Proposed Cannabis Retail Revenue Share for Municipalities | Local news


BRATTLEBORO – Cities don’t yet know exactly what their share of retail cannabis revenues will be in Vermont, but a few proposals would make the prospect more attractive.

The subject has been covered in recent editorials and in an episode of “The Montpelier Happy Hour” in which host Olga Peters interviewed James Pepper, chairman of the Cannabis Control Board (CCB), and the state representative. Emilie Kornheiser, D-Windham-2, who is Deputy Chair of the House Ways and Means Committee. Kornheiser said cities must register through community votes to host cannabis retail stores, and enticing the prospect with more income would help attract more stores to the fold.

“This was hotly debated within the conference committee,” said Pepper. “It was the main point of friction between the House and the Senate.”

Pepper said the House felt the fee was enough to entice cities to host stores, but the Senate wanted to give cities a portion of the tax revenue. He described the board discussing whether roads should be repaved more often or whether law enforcement should respond to more incidents.

The board of directors was established under Law 164 for the purpose of safely and fairly implementing and administering the laws and regulations governing adult cannabis use in Vermont, according to Retail sales of cannabis are expected to begin in Vermont from October 2022.

Pepper said the CCB ultimately decided to recommend a maximum local administration fee of $ 100 or charge a flat fee based on time spent reviewing a retailer’s application. The CCB also suggests that the legislature allocate 1% to 2% of the state excise tax on retail sales to the municipalities where the retail sales have taken place.

Sales tax applies to almost everything purchased, and excise tax applies to specific goods and services. Some communities, including Brattleboro, apply a sales tax on local options of 1% in addition to state taxes.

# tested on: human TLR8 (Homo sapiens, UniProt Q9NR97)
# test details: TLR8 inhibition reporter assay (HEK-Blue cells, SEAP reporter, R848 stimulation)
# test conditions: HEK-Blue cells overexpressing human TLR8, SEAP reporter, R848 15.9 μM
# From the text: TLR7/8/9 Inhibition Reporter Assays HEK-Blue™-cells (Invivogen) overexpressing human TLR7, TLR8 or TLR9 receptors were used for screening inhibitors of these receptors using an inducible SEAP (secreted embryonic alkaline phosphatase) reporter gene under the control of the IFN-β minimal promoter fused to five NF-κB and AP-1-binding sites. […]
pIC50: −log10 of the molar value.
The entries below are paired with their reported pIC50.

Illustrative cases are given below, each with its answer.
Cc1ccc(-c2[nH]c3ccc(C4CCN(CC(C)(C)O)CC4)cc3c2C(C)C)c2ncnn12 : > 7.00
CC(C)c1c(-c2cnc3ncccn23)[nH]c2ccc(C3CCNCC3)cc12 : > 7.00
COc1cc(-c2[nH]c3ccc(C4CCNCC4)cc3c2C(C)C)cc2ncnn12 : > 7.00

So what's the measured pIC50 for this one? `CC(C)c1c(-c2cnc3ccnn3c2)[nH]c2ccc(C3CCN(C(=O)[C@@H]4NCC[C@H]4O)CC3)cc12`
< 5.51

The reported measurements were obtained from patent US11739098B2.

State Senator Jeanette White, D-Windham, doesn’t think the CWB’s proposed revenue sharing with municipalities goes far enough.

“But at least they mentioned it somewhat,” she said.

White is working to introduce a bill whereby 10% of excise taxes on cannabis sales go to the state and 4% to municipalities.

“We see that it is the cities that are going to have to face the problems, not the state,” she said. “These are the cities that need the revenue and we should be doing more for the cities with revenue sharing. This is a new source of income, so now is the perfect time to do something because we will not have a new source of income for a long time.

White predicts the bill will be blocked by the House Ways and Means Committee, which she says is “keeping the money for the state.” She wondered why a city would agree to go after cannabis retail establishments without getting much.

Thirteen municipalities have a 1% local options sales tax, but “the rest of the cities won’t get anything,” White said.

“I work with the League [of Cities and Towns] to see if they can make a difference this year, because if we don’t do it now, it won’t happen, ”she said. “It is the cities that have to take care of zoning, bylaws, aqueduct extensions and sewage treatment.

Senator Dick Sears, D-Bennington, has said he fully supports White’s proposal.

“I absolutely support sharing some of the revenue with communities, especially through a sales tax,” Sears said. “I’m all for it.”

Sears said the Legislature should keep trying to generate revenue for cities.

Tim Wessel, Brattleboro Select board member appointed to the Cannabis Advisory Board where he represented municipal interests while working with the CCB to create a thriving market, said the CCB had listened to him, as well as the Vermont League of Cities and Towns, when they recommended asking the legislature to reconsider granting a portion of the excise tax to municipalities.

“I think it’s pretty important that everything is back on the table if Jeanette reintroduces this idea and can the House ignore her now?” he said.

Wessel only counted about 30 out of 257 municipalities in Vermont that have opted to retail cannabis through community votes.

“It’s a bit of a problem because all of this state revenue money is based on the assumption that there will be a lot of cities that will sell cannabis,” he said, noting that he was not making the case on behalf of Brattleboro because it is not his position as a member of the committee. “I think Brattleboro will be fine no matter what, because we have the local options sales tax, which I fought for.”

Wessel said the board’s recommendation for revenue sharing with municipalities is lower than any other state or states have it just as low, but with better fees.

Kornheiser said to support small businesses, “we really need to focus on low costs [and] decently low excise duties.

“We have to support these companies with a really positive regulatory structure, so I really appreciate the way the board has made recommendations in line with these policy goals,” she said on the radio show. .

Pepper told Peters he believed if retail cannabis in Vermont had a craft market similar to beer, maple syrup and cheese “then we’ll hit some pretty good revenue targets.” It projects annual revenues of around $ 40 million until neighboring states embrace the markets.

The board recommends that all of the 6% sales tax collected on cannabis sales be allocated to Vermont Afterschool programs and that 30% of excise tax revenue be allocated to prevention programs.

Greg Sukiennik contributed to this report.

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